Causes of Pelvic pain in women | Dr Rajeshwari Reddy T

Pelvic pain can be due to many health issues. In women pelvic pain is common and it could be due to many gynaecological conditions. If you have pain below your belly button and above your legs, it counts as pelvic pain.

Menstrual Cramps and PMS

You feel PMS pain in the lower abdomen and back. It may usually last for two to three days. The pain usually begins before periods and may continue for a few days during the period. Learn more about “PMS and menstrual cramps”

Some conditions with pelvic pain:

Uterine Fibroids

Uterine fibroids are benign growths (non-cancerous) on or in the wall of the uterus. These are commonly found in women between the age group of 30 to 45 years. Fibroids usually don’t cause problems. Your gynaecologist may decide whether you need treatment for your fibroids or to remove them – especially when they become troublesome. Trouble getting pregnant, heavy periods, lower back pain and pressure and pain in the pelvic region are some of the common symptoms.

IBS (irritable bowel syndrome)

IBS is also known as spastic colon. This is a condition which is often associated with constipation and pain that keeps on coming back. In addition, you may also have diarrhoea, bloating, cramps and abdominal pain. Medication, stress management and dietary changes can help manage this condition.

Ectopic Pregnancy

When an embryo implants outside the uterus and grows, ectopic pregnancy results. It occurs in the fallopian tubes. The symptoms of ectopic pregnancy include dizziness, nausea, vomiting, vaginal bleeding, abdominal cramps or pelvic pain. It is a medical emergency that requires immediate medical help.


Many of us are well aware of this very common condition. The pain due to appendicitis is sharp in the right lower region of your abdomen. Doctors recommend surgery to address an infected appendix. If it bursts, the infection may spread causing complications.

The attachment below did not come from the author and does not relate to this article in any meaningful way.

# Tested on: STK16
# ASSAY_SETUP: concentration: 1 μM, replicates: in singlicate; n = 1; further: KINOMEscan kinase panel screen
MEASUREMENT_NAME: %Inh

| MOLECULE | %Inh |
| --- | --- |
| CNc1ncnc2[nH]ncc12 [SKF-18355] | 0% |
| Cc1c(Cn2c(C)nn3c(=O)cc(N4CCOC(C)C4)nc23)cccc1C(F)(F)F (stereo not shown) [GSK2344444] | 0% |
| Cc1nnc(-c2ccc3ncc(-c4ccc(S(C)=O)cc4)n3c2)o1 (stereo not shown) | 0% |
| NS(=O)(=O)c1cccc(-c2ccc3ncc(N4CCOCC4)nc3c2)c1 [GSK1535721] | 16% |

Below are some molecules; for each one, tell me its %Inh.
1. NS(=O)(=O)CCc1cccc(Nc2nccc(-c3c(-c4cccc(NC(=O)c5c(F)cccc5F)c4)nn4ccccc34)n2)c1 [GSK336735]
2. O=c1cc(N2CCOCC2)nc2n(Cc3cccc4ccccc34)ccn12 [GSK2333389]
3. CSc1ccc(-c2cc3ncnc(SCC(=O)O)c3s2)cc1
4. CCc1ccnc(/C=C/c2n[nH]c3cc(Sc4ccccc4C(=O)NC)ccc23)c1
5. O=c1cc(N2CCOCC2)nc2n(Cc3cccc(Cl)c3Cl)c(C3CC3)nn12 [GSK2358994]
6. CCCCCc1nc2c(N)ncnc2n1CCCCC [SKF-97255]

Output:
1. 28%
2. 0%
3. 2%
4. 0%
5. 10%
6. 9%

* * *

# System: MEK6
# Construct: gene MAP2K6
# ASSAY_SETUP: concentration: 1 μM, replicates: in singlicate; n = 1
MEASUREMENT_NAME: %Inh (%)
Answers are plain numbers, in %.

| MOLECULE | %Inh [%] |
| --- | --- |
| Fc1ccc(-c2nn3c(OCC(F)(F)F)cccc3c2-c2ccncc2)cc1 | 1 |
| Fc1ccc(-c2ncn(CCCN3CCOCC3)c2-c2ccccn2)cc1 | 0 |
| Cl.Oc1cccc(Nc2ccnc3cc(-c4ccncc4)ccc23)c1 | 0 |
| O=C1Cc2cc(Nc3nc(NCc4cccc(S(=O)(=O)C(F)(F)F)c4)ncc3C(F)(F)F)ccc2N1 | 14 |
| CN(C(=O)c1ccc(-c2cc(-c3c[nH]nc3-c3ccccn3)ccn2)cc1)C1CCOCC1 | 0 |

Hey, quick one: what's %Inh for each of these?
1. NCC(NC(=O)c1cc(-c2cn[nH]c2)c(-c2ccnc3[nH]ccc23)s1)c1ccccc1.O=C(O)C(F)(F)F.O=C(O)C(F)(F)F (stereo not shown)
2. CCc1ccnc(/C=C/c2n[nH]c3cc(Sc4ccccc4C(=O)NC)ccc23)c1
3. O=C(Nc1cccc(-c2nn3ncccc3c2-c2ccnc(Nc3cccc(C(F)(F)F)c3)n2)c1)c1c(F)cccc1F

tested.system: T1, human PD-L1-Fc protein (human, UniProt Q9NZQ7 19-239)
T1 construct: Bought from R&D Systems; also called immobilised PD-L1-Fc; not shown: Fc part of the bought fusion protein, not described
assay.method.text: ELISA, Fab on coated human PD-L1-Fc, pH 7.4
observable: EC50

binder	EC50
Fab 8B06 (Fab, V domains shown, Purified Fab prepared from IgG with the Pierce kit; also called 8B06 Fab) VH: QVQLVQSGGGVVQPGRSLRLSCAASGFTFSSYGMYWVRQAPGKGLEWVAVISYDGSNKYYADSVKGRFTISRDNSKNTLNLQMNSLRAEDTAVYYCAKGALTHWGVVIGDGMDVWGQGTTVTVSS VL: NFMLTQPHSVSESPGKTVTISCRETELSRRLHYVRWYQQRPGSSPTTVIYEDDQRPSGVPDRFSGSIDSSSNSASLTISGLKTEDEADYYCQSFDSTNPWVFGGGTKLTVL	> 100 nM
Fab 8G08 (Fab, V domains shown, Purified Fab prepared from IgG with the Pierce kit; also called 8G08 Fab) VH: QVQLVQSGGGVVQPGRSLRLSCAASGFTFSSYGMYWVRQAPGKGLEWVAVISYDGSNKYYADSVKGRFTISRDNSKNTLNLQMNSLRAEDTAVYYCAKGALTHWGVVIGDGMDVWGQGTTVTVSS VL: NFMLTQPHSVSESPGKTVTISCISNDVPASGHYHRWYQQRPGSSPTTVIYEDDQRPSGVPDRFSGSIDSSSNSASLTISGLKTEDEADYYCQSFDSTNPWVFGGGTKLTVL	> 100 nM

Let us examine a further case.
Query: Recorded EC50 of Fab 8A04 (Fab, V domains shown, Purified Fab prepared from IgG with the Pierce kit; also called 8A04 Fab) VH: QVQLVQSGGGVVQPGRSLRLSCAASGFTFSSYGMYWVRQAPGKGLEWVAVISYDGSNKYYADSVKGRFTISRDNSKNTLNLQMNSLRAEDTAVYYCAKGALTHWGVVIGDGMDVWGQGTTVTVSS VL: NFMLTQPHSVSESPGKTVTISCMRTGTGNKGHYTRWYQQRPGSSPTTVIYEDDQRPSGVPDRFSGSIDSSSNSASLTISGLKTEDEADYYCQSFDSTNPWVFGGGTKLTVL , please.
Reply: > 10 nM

Painful Ovulation (Mittelschmerz)

Some women feel pain midway between periods. Mittelschmerz is a German term for “middle” and “Pain”. It is named so because it occurs midway through your menstrual cycle. The pain is not troublesome as it may go away within a few hours.


It is a condition wherein the tissue that lines the uterus or which is similar to the tissue present in the uterus grows outside the uterus. The tissue can grow on fallopian tubes, ovaries, bladder, intestines and other organs of the pelvic region. It may lead to the formation of scar tissue and pelvic pain. Women with endometriosis find it difficult to get pregnant. Learn more about endometriosis causes, symptoms and treatment types – and talk to your gynaecologist about which treatment would be best in your case.

Learn about  “laparoscopic surgery – the gold standard treatment for endometriosis”

Urinary Tract Infection (UTI)

When bacteria get into the urinary tract through the urethra, they cause urinary tract infection. It is a common problem in women. It can sometimes become severe and cause severe complications and damage to the kidneys and bladder. Lower abdominal or pelvic pain is associated with UTI. The other symptoms include painful urination, an urge to urinate and abdominal pressure.

Learn more about “UTI”

Ovarian Cysts

Ovarian cysts may develop when a follicle fails to open and release the egg or when it closes and fills with fluid. Though a majority of the ovarian cysts go away on their own. If they persist, they may cause bloating, swelling, pressure and pelvic pain. Sometimes a cyst becomes large, twists or turns and then burst to cause a sudden shooting pelvic pain. A ruptured cyst is a medical emergency condition – which may require surgery. A routine gynaecological check-up involving a pelvic examination or abdominal ultrasound helps in spotting ovarian cysts.

Pelvic Inflammatory Disease (PID)

 It is the infection of the pelvic organs in women – which is a result of sexually transmitted diseases. It is the most prominent (preventable) cause of infertility in women. Untreated PID can lead to permanent damage of fallopian tubes, ovaries, uterus and other pelvic organs. Painful urination or sex, abnormal vaginal discharge, fever, and pelvic pain are the symptoms of PID. It is mostly treated with antibiotics. Consult a gynaecologist as early as possible to prevent potential damage and complications.